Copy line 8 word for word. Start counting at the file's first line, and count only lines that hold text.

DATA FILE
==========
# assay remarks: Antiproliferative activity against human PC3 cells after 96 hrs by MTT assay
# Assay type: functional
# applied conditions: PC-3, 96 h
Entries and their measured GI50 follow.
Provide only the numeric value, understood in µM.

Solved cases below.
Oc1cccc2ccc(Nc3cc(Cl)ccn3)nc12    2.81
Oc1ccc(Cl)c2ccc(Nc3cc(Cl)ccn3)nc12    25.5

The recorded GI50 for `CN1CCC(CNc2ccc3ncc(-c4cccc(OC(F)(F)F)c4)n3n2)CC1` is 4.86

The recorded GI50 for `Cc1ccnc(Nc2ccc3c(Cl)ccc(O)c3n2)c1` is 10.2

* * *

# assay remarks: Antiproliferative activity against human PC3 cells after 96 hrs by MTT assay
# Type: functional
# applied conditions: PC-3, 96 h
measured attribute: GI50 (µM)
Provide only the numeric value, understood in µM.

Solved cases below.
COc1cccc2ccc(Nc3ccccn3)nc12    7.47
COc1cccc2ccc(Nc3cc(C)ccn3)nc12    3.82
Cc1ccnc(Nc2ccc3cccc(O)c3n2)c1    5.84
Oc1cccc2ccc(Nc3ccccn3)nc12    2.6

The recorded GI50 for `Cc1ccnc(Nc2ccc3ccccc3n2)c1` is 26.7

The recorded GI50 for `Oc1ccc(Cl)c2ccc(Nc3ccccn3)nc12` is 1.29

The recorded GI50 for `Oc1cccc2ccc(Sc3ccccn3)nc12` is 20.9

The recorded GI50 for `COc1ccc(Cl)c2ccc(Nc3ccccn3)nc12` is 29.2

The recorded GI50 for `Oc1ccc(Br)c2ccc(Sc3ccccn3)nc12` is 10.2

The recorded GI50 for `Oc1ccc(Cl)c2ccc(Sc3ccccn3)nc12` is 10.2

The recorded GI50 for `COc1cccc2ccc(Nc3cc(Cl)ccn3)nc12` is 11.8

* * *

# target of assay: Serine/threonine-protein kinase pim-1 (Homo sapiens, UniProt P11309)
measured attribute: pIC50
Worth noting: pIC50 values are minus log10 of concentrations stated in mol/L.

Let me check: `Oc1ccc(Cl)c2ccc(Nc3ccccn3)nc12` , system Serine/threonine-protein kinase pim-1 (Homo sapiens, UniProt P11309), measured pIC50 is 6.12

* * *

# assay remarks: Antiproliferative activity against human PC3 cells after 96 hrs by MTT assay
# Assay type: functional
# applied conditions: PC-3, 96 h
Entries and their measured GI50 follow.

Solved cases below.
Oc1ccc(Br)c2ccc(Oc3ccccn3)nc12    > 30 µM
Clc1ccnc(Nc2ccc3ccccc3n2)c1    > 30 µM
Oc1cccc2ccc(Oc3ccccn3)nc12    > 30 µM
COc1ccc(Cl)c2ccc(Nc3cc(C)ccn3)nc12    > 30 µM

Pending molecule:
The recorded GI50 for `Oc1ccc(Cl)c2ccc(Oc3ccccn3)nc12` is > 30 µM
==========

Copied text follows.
Oc1ccc(Cl)c2ccc(Nc3cc(Cl)ccn3)nc12    25.5